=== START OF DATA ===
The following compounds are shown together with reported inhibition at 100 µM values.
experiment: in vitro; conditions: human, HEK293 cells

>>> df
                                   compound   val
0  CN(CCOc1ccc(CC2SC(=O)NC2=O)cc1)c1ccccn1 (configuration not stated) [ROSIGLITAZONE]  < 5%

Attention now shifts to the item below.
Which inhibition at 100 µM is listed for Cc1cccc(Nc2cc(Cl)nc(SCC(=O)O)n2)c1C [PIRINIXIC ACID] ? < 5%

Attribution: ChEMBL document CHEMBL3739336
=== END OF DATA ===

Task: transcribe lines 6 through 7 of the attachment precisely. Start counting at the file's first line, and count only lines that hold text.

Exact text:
Attention now shifts to the item below.
Which inhibition at 100 µM is listed for Cc1cccc(Nc2cc(Cl)nc(SCC(=O)O)n2)c1C [PIRINIXIC ACID] ? < 5%